Dr. Laura's Meaningful Psychological Services
|Posted on October 17, 2013 at 9:40 PM|
It's October, which means that school has been in session for a while, the leaves are changing beautiful colors, the temperature is cooling, and the holidays seem to be just around the corner. October is also a month during which many children and families (and some grown-ups too) are getting ready for Halloween. They are shopping for costumes, candy, and decorations. Many kids like to do the decorating themselves, allowing them to express independence and creativity.
Some homes are decorated with spider webs and pumpkins. Others are grounds for mock cemeteries with RIP stones on the lawn or have elaborate haunted houses available. Some homes have human size fake bodies covered in blood or with missing body parts stationed in front. Many people will enjoy these decorations in the spirit of Halloween. Many will not.
What about people who suffer from anxiety? What about children who have nightmares at the first look of a scary cartoon? What about adults with a fear of dying, getting injured in some way, or getting lost where they can't escape? How are these individuals affected?
People with anxiety may experience Halloween differently. We are all individuals and can tolerate different types of stimuli. Some will have nightmares (yes, even grown-ups), want to avoid certain settings (trick or treating at certain houses, parties at school, scary movies), or become fearful.
This is important to remember as you decide how you will celebrate. If you are a parent and your child suffers from anxiety, you know your child best. If you are an adult, you know yourself best. It is OK and healthy to decide which festive activities to participate in.
There are many programs designed for children that are actually very scary. Many "kid friendly" shows and movies can present concepts that may be difficult to understand such as kidnapping, death, illness, witchcraft, and ghosts. As a parent it is important to be sure that you are permitting your child to experience material that is appropriate developmentally and emotionally.
Now, let's not be confused with exposure treatment for anxiety. A general rule of thumb is that when we avoid something we are anxious about, it reinforces our anxiety, making it more difficult to face that situation in the future. This is true. Within the context of Halloween, however, I believe it is OK to avoid certain stimuli that are not needed for healthy development or functioning. If your child cannot attend school during the season because he/she is afraid of the parties, decorations, or costumes, it is important for him/her to attend school anyway. This would be a case when anxiety can be inadvertently reinforced if the child is permitted to stay home. A talk with the teacher may help to modify classroom stimuli to make it safer for your child to be there. Working with your child on coping skills can also help him/her feel safe in school. If your child wants to avoid scary movies, then this is OK. Let them. One does not need to be exposed to scary or horror films in order to develop appropriately. One does, however, need to be educated. See the difference?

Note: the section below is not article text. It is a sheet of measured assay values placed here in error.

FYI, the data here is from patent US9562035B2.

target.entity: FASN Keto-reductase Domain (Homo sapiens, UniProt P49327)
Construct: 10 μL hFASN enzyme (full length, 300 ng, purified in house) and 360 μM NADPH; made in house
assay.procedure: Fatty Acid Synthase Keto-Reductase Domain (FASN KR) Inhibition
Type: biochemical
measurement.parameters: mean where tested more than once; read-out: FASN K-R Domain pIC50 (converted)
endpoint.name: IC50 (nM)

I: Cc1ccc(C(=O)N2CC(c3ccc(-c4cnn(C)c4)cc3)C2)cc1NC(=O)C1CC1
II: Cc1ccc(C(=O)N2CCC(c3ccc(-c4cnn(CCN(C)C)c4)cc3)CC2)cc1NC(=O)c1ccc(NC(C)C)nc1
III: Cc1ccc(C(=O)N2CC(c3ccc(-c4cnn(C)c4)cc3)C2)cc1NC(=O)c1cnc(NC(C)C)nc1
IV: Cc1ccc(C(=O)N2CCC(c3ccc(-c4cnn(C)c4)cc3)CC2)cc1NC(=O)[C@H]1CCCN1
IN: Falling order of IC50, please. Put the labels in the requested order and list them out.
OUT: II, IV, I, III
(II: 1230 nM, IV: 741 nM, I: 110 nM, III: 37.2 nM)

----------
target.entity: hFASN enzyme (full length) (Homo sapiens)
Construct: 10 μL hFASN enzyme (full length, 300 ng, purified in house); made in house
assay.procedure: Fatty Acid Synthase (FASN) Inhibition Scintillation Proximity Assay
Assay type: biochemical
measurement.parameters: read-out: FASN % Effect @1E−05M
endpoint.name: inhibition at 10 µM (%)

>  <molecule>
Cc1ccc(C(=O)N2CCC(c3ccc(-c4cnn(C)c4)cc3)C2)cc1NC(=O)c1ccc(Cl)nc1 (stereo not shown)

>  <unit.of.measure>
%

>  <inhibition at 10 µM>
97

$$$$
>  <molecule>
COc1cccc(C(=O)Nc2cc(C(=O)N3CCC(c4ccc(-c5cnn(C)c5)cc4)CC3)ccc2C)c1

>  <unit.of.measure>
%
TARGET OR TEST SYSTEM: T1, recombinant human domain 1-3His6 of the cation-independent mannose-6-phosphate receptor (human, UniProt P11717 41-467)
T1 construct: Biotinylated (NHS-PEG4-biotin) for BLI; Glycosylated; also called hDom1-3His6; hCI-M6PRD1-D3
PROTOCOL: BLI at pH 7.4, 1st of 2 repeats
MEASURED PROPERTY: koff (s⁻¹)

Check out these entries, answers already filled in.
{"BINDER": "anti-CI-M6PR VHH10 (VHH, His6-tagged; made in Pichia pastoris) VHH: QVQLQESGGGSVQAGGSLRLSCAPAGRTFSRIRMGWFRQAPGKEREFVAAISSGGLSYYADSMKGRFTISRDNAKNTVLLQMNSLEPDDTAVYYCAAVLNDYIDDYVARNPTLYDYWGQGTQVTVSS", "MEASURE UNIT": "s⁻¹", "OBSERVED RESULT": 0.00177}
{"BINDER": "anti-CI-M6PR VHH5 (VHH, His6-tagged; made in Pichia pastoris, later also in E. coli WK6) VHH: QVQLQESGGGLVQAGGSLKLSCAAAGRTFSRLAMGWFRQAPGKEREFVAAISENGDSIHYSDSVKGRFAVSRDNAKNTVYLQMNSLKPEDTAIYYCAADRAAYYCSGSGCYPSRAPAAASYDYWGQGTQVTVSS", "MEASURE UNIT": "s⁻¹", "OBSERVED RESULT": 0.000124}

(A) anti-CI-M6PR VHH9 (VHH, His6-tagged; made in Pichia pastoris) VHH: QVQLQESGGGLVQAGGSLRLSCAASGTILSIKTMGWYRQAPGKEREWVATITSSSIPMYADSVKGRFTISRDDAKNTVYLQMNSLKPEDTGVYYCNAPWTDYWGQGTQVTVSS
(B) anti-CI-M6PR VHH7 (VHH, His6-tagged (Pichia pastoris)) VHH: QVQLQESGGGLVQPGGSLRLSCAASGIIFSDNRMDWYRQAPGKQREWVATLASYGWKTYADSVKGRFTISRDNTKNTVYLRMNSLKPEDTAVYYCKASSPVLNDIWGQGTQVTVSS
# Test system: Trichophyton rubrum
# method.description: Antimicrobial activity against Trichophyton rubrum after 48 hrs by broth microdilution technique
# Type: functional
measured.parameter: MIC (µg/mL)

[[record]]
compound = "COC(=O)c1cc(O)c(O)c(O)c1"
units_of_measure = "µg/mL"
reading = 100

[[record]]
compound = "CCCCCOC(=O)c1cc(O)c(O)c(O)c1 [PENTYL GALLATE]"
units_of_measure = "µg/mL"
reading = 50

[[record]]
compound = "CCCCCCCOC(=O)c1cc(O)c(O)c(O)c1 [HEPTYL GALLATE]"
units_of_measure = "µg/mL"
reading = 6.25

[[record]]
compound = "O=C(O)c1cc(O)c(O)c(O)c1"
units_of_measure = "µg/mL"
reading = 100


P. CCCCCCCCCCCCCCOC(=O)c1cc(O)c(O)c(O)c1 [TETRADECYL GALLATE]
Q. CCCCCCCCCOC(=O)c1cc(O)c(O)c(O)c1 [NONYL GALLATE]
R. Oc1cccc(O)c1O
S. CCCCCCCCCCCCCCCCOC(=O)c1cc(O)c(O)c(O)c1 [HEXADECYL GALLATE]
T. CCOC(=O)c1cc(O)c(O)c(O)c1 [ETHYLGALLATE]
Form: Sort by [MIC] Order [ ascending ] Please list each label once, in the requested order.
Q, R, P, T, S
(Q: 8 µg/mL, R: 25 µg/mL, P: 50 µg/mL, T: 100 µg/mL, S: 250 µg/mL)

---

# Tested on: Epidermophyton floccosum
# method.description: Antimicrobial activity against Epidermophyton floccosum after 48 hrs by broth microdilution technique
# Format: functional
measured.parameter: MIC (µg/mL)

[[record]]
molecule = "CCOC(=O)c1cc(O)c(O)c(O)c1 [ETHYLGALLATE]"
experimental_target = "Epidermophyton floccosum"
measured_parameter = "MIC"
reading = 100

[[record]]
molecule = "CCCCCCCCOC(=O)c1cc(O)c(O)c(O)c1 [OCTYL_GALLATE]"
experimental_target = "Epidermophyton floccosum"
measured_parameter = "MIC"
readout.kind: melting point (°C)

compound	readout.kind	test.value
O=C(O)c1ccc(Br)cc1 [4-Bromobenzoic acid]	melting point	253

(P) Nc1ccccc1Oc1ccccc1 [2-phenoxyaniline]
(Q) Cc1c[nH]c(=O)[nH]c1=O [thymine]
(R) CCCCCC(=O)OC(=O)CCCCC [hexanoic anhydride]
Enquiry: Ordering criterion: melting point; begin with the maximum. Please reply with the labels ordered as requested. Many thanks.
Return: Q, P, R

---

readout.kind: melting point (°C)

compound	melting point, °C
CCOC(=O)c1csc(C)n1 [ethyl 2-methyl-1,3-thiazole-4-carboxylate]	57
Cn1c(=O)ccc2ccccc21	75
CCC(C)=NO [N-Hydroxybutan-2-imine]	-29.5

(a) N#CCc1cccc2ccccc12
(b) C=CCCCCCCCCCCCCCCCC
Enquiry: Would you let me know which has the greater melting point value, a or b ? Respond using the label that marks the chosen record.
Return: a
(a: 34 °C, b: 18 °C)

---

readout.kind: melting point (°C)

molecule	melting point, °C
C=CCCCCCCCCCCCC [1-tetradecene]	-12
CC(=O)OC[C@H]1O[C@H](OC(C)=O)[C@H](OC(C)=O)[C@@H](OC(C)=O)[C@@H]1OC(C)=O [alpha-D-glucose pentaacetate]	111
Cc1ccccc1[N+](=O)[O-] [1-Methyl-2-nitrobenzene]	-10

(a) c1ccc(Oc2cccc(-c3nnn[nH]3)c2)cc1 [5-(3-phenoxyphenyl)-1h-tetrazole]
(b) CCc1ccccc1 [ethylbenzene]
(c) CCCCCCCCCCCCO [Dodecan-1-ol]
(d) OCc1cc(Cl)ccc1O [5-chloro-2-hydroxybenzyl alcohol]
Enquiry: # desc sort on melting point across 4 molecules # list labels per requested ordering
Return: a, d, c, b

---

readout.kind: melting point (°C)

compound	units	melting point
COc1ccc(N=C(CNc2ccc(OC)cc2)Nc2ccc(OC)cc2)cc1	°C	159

And for you grown-ups out there who love horror films and Halloween parties, have fun! For those of you who want to crawl into a hole instead of watching the "however many nights of Halloween" specials on TV, then read on. It is OK that you do not like this material. We all have different tastes, interests, and levels of tolerance. Decide how you would like the next few weeks to be for you and make a plan.
Trick or treating is another interesting activity for people with anxiety. Think about it. You dress up in a costume, walk up to a stranger's door (or hopefully someone you know and have determined is safe to trick or treat from), knock, wait for someone to answer, say "Trick or Treat," hold open your bag or bucket, say "thank you," walk away, and repeat. Also, you have to stay with your friends and family, possibly walk a long distance in unusual clothing, and accept whatever treat has been given to you. Not such a simple process, right? Trick or treating can be a great way to practice social skills, follow a routine, and be exposed to new and unpredictable situations. However, how important a life skill is it to knock on people's doors and ask for treats? You decide.
Consider all of this information as you decide, either for yourself or your children, how to participate in Halloween. You can choose the specific activities to join, consumes to wear, stores to shop in, parties to attend, houses to trick or treat at, movies to watch, or candy to eat. Utilizing your power to choose is a great skill to practice for healthy development and functioning.
So, what is Halloween for you? A good treat or a bad trick?